Despite all of his planning Nagisa’s plans have ultimately failed, yet his brother is not the least bit mad. In fact, he had planned for most of this and anticipated it—although he admits that Nagisa did surpass his expectations. Rather than become mad at Nagisa, Kazuhisa actually reveals the truth behind his plans, and he offers Nagisa a position at the head of this new plan. At the same time, Kaito is taken by Dr. Li to an unspecified location where he, too, discovers the truth about Kirishina’s goals. Elsewhere, Iris comes to terms with her true identity and plans to tell Nagisa, and A-TEC realizes how dire their situation is now that their prototype is wrecked. Mitsuki sets to work repairing the damaged engine and is confronted by Nagisa, only to bring his true feelings out. Later, Nagisa and Kaito have a heart-to-heart that opens Nagisa’s eyes to what is truly important for a business, setting him on a new path to save A-TEC. Unfortunately, just as everything looks to be going well, tragedy strikes…
Classroom Crisis continues to present itself as powerful dark horse for this season. Nagisa started out as a detestable character, yet at this point we wait with baited breath to see how things will turn out for him, fully expecting the end of his career to result from his scheming, only to discover that the whole thing fell right into Kazuhisa’s plans. It was an unexpected plot twist, especially when coupled with the fact that Kazuhisa also knew that Nagisa was really just a stand-in for the real Nagisa for all these years. In general, the entire presentation completely obliterated any theories about Nagisa facing backlash for his actions.
Perhaps this episode’s greatest strength was its focus on the various character relationships, though. Of course we see the interplay between Nagisa and Kazuhisa, but there are several other interactions that take place, as well. Iris, for example, meets with Angelina and vaguely discusses her plans to tell Nagisa the truth about who she is. The care that Angelina shows for Iris in that scene is a complete change from her initial attitude towards the girl. Naturally, the Mizuki/Nagisa interaction is probably the most powerful moment in the episode, although the following scene between Kaito and Nagisa certainly helps to push the plot into its next (and most likely, final) stage.
If there is one criticism that can be given about the show, it’s that the Mizuki/Nagisa relationship was sort of just there. Granted, everyone probably expected the two of them to fall in love from the beginning, but the story would have benefited with a little more time put into establishing the romance. It was played in such a way that the resulting romance was a given, so it is easy to not think much about it, but outside of Mizuki’s tutoring session, there wasn’t much time spent with the two alone, getting to know each other. Part of this is probably thanks to the thirteen episode limit, but the series’ slow beginning certainly didn’t help things.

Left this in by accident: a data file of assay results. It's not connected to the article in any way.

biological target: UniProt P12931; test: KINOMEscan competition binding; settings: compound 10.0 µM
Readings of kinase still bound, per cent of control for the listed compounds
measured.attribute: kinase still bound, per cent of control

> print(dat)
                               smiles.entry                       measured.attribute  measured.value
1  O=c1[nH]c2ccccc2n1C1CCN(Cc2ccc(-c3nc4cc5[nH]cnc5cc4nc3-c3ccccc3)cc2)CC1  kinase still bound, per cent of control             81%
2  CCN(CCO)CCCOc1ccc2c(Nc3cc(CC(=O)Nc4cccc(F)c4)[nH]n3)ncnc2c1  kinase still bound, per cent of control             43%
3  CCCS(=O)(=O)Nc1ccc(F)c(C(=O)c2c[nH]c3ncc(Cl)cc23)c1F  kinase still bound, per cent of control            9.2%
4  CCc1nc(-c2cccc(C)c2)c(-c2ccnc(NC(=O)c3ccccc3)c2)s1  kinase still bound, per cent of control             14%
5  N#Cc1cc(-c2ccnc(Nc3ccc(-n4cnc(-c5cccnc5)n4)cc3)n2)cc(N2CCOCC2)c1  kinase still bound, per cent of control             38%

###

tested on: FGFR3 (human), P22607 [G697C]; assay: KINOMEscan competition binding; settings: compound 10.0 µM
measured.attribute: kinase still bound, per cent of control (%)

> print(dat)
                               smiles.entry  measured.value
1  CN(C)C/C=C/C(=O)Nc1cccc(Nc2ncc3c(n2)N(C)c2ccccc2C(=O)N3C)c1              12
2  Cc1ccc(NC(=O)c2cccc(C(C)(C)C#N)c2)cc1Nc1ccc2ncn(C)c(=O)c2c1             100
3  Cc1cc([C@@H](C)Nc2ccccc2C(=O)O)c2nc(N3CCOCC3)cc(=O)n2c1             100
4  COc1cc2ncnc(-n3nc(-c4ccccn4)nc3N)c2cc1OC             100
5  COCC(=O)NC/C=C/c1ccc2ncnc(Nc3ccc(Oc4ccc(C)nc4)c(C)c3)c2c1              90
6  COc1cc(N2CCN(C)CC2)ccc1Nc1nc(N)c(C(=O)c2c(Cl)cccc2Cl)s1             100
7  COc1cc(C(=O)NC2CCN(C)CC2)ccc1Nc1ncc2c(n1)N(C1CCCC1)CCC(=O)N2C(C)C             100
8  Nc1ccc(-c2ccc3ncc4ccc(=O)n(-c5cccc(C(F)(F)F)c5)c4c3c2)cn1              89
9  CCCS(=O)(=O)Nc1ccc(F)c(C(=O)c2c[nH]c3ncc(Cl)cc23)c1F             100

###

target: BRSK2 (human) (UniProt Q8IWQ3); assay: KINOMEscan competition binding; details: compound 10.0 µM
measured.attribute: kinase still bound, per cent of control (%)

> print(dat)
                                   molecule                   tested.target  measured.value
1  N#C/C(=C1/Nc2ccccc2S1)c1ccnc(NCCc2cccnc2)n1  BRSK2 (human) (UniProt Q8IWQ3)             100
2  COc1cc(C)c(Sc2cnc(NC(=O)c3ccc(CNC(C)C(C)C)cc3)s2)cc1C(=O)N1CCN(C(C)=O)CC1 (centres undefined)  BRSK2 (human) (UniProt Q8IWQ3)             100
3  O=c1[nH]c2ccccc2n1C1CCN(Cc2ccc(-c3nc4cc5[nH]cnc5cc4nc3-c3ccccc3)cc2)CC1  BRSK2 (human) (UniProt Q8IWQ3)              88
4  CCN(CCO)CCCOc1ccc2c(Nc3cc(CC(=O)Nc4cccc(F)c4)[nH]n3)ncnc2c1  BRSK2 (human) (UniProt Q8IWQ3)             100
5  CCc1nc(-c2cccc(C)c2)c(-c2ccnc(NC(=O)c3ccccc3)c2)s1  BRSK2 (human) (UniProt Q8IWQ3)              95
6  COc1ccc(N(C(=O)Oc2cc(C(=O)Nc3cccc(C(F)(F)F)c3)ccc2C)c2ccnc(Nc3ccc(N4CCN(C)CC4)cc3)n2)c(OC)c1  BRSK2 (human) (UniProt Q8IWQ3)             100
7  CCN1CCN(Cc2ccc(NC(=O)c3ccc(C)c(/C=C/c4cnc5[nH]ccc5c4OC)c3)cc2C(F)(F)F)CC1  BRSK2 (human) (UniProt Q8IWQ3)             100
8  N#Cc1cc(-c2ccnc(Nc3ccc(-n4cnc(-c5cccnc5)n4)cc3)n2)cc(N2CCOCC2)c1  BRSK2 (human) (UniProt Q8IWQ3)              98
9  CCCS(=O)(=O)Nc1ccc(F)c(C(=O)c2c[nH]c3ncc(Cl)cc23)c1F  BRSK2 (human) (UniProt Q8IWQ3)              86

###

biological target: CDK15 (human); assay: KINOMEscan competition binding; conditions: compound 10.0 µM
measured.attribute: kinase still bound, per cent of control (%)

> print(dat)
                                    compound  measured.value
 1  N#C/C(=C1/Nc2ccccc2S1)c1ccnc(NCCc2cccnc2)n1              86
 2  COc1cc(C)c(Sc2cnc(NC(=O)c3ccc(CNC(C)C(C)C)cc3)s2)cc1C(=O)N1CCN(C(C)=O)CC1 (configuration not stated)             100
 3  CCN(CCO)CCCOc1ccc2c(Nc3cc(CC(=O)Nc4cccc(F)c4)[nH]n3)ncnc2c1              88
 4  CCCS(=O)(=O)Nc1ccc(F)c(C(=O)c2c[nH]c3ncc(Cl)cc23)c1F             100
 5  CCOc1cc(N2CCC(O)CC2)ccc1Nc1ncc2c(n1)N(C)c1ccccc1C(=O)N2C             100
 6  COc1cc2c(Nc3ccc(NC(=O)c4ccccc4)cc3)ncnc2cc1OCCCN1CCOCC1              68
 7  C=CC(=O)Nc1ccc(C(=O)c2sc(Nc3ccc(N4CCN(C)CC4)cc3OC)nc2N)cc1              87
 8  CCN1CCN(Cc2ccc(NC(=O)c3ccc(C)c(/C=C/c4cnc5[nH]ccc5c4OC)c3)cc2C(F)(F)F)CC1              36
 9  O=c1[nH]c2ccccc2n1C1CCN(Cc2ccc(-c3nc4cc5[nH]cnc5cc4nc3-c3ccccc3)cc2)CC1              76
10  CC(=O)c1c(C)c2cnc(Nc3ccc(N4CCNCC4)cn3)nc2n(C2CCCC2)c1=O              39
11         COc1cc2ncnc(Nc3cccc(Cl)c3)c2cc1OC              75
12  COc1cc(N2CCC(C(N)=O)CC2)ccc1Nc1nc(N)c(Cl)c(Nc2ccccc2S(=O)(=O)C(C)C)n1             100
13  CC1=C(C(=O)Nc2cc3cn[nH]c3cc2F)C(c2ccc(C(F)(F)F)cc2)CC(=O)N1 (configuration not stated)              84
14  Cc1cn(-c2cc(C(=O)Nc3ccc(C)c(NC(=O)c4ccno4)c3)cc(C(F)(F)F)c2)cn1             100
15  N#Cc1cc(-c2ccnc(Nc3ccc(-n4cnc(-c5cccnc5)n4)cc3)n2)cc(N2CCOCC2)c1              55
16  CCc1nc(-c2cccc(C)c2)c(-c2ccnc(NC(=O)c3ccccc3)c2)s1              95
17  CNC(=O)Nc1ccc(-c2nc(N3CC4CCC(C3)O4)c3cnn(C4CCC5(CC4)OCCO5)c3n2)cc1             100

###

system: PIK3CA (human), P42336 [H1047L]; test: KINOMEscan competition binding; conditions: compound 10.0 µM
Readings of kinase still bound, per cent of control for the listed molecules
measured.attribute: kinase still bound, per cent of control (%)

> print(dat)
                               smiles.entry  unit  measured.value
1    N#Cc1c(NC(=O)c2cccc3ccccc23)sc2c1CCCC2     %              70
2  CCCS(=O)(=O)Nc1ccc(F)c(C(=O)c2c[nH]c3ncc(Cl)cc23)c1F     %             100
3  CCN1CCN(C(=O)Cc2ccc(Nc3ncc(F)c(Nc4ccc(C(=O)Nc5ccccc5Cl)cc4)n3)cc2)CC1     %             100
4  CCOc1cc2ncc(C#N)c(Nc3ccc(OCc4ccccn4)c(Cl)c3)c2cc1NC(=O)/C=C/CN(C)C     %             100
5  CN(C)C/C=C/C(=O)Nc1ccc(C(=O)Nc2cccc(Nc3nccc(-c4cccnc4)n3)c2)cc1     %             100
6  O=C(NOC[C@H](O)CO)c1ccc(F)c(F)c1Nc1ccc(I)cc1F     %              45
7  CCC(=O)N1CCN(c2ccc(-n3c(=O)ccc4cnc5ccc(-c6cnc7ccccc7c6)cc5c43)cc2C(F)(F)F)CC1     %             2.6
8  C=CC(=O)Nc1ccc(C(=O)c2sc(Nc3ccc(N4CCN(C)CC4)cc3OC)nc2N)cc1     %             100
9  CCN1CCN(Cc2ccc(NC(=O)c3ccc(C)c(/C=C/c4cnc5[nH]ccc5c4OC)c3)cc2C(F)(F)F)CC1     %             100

Beyond that, this was just a downright satisfying episode. It still leaves the whole plot of Iris being the real Nagisa unresolved (for example, what are the ramifications of this?) on top of the cliffhanger ending, meaning that there is more than enough reason to come back for the next round. If you happen to be reading this review and have given up on Classroom Crisis, consider going back and giving it another chance. You will not be disappointed.
A Christian Perspective:
Read Matthew 4: 1-11, the testing of Christ
As I watched the exchange between Nagisa and Kazuhisa in this episode, I saw a clear parallel to the account(s) of the devil tempting Jesus. As Kazuhisa revealed his ultimate knowledge of Nagisa’s plans, he also revealed the direction that he hopes to take Kirishina in with new military developments. He proceeds to offer Nagisa a high position in this new endeavor, promising him power, money, and more, yet it is clear that Nagisa is at least somewhat conflicted over this information. This is shown in tandem with Kaitos’s discovery of the same information, which further suggests that this isn’t the “good” option, yet Kazuhisa sells it with tempting promises, much like Satan tried to sell his temptations with promises. The results for giving into those temptations may sound good at first (instant satisfaction, power, etc.), but compared to everything that Jesus would have given up had He given into those temptations, it is obvious that Satan’s promises only sounded good on the surface. In all things let us practice discernment to make sure that a promise that sounds good is actually good, and not just something meant to get into our ears and lead us astray.
Spiritual Content: One character mentions “gods”
Language: 1 “cr*p”, 1 “d*mmit”
Alcohol/Drug Use: None
Violence: Kaito punches Nagisa; a character is stabbed
Blood/Gore: Blood is shown in different flashbacks—floating in space, pooled under dead bodies, etc; blood is seen soaking through a character’s clothes after he is stabbed